Women’s suffrage – women’s suffrage was often opposed by Christians. The Roman Catholic Church was one of the strongest opponents to the vote for women, arguing that giving women the vote would be tantamount to dishonoring the role of the Virgin Mary in salvation. But they were not the only ones. Many Christian groups opposed women’s vote.

  • In the late 1880’s Congress actually passed a law, later upheld by the Supreme Court, that took away the women’s right to vote from the women of Utah, who had been given that right by their Mormon men!
  • “God meant for women to reign over home, and most good women reject politics because woman suffrage will destroy society,” (Rev. John William – Episcopal priest).
  • “Suffragism [is] Gripped by Feminism. … lust and immorality … Must men put on the iron glove?” (Adolf Hult – Lutheran pastor).
  • The Nebraska Men’s Association even argued that it was the Founding Fathers’ original intent that women not have the vote. [Note: that is why I am so against original intent arguments. They inevitably are wildly misused and quote only a few Founders.]

Miscegenation – there were many pastors publically against marriage among different races. The most frequent argument was that God had created us to breed after our own kind, and that to marry outside our own kind was to not believe in a literal interpretation of the Book of Genesis. In the 1950’s over half the states had anti-miscegenation laws, openly supported by the churches. Please note that miscegenation was not overturned until after I was already in high school in 1967!

  • “Although there is no verse in the Bible that dogmatically says that races should not intermarry, the whole plan of God as He has dealt with the races down through the ages indicates that interracial marriage is not best for man,” (Bob Jones University, 1998).
  • “…moral or social equality between the different races…does not in fact exist, and never can. The God of nature made it otherwise, and no human law can produce it, and no human tribunal can enforce it. There are gradations and classes throughout the universe. From the tallest archangel in Heaven, down to the meanest reptile on earth, moral and social inequalities exist, and must continue to exist throughout all eternity,” – Georgia Supreme Court, 1869.
  • “Almighty God created the races white, black, yellow, malay and red, and he placed them on separate continents. And but for the interference with his arrangement there would be no cause for such marriages. The fact that he separated the races show that he did not intend for the races to mix,” (Judge Leon M. Bazile of Virginia in 1963 in a ruling upheld by the Virginia Supreme Court).

Various laws, all supported by Christians – I could collect the quotes, but instead let me give you a list of some things a woman could not legally do by herself in most states in the 1960’s. These are quoted from this helpful article.

  • Get a credit card: In the 1960s, a bank could refuse to issue a credit card to an unmarried woman; even if she was married, her husband was required to cosign. As recently as the 1970s, credit cards in many cases were issued with only a husband’s signature. It was not until the Equal Credit Opportunity Act of 1974 that it became illegal to refuse a credit card to a woman based on her gender.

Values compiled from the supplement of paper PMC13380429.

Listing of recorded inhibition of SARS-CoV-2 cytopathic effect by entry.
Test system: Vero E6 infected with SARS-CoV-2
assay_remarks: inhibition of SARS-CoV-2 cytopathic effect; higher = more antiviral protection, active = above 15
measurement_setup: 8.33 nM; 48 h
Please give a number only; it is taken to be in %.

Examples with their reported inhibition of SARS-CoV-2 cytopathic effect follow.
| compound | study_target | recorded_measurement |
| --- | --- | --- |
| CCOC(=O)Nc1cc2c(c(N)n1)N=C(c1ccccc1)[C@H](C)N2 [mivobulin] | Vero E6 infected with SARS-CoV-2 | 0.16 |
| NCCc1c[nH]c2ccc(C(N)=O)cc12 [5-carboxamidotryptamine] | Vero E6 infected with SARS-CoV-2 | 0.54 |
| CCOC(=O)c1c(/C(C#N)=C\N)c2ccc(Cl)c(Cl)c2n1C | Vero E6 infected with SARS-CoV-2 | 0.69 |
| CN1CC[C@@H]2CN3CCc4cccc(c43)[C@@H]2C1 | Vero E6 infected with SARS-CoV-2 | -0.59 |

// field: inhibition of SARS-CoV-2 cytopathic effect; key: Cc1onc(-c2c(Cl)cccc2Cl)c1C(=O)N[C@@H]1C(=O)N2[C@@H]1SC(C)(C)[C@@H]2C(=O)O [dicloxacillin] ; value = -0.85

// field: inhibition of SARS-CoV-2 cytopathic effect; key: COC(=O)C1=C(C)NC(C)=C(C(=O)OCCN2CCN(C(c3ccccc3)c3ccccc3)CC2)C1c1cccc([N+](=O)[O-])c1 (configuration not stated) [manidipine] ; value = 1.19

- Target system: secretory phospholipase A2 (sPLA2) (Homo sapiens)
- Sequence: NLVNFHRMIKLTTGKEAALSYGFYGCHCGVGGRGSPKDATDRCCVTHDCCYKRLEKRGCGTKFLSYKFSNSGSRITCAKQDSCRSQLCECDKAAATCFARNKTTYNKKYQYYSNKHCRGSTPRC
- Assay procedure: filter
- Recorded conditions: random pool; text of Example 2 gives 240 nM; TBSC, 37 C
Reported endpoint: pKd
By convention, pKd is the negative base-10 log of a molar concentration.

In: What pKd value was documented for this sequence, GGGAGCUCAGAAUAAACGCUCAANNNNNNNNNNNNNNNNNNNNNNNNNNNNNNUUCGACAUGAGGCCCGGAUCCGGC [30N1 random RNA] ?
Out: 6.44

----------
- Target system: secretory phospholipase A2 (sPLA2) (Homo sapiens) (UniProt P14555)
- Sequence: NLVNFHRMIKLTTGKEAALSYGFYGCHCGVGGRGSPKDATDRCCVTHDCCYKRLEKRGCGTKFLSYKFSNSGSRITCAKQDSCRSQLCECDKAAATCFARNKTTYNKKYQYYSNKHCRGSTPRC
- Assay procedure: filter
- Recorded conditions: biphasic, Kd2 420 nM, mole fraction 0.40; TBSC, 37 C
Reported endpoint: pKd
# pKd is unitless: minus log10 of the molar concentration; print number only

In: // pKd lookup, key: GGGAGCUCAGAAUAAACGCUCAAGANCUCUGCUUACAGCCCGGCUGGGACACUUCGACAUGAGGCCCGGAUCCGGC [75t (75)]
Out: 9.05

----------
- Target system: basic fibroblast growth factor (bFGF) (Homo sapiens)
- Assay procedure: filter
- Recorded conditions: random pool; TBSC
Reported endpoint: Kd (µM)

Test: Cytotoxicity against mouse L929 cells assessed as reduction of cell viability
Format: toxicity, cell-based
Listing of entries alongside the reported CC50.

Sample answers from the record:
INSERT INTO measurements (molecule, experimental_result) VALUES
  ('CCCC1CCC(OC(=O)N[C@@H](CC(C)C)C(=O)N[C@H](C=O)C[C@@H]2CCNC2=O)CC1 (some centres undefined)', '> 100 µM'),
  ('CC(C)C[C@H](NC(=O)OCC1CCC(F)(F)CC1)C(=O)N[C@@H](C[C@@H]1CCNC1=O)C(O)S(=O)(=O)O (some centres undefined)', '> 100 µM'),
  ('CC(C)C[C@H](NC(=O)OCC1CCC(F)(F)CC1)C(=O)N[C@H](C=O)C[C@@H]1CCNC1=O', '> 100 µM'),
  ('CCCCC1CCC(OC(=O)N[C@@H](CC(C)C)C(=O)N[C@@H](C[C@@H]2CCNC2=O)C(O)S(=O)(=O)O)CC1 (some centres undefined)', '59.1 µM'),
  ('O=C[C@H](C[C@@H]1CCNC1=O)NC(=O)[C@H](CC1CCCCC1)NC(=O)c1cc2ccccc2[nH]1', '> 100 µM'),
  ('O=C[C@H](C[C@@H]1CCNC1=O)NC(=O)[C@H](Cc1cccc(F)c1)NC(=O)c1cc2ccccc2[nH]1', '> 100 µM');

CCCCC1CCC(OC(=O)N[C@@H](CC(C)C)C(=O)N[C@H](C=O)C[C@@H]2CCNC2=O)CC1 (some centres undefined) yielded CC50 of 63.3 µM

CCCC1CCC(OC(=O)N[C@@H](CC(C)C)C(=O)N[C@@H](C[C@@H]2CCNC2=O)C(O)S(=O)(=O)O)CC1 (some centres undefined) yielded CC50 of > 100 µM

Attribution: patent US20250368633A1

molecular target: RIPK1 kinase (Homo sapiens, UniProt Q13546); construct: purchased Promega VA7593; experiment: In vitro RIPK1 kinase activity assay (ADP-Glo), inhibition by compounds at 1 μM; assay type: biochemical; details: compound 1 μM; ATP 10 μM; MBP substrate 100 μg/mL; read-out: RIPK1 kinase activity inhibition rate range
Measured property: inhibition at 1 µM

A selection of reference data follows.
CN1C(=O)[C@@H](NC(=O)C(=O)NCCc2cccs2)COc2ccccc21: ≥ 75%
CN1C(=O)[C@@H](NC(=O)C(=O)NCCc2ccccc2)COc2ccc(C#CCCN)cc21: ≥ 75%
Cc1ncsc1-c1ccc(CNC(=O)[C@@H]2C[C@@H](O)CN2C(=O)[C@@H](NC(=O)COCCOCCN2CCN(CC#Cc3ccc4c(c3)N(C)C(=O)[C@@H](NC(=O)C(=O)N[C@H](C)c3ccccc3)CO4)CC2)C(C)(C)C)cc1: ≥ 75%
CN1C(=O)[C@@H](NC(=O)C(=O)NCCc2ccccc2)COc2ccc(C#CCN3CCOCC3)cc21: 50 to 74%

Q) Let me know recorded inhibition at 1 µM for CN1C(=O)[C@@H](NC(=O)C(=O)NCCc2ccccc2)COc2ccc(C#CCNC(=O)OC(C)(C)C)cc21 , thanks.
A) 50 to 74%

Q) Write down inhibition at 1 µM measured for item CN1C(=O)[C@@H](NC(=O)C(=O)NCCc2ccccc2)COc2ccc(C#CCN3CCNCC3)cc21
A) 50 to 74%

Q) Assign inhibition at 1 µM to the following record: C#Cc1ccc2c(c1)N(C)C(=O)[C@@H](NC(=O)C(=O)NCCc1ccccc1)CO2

• Serve on a jury: It varied by state (Utah deemed women fit for jury duty way back in 1879), but the main reason women were kept out of jury pools was that they were considered the center of the home, which was their primary responsibility as caregivers. They were also thought to be too fragile to hear the grisly details of crimes and too sympathetic by nature to be able to remain objective about those accused of offenses. In 1961, the Supreme Court unanimously upheld a Florida law that exempted women from serving on juries. It wasn’t until 1973 that women could serve on juries in all 50 states.
  • Get an Ivy League education: Yale and Princeton didn’t accept female students until 1969. Harvard didn’t admit women until 1977 (when it merged with the all-female Radcliffe College). With the exception of the University of Pennsylvania, which began accepting women on a case-by-case basis in 1876, and Cornell, which admitted its first female student in 1870 (also offering admission under special circumstances), women couldn’t attend Ivy League schools until 1969 at the earliest.

I have not even taken you on a tour of all the things African-Americans could not do until the various civil rights laws. But, if you are wondering why African-Americans consistently vote progressive, let me tell you that it has nothing to do with wanting hand-outs. In fact, that reason is indeed one of the more racist statements there is because it buys into the “lazy, shiftless” stereotype about blacks that conservative whites love to hold on to. It is because of all they suffered under a white conservative Christian interpretation of what God and Scripture want.

Domestic violence — under this heading, I am somewhat flabbergasted. This one comes from the Russian Orthodox Church and was posted just a few days ago, however, it reflects Christian attitudes present in the USA several decades ago.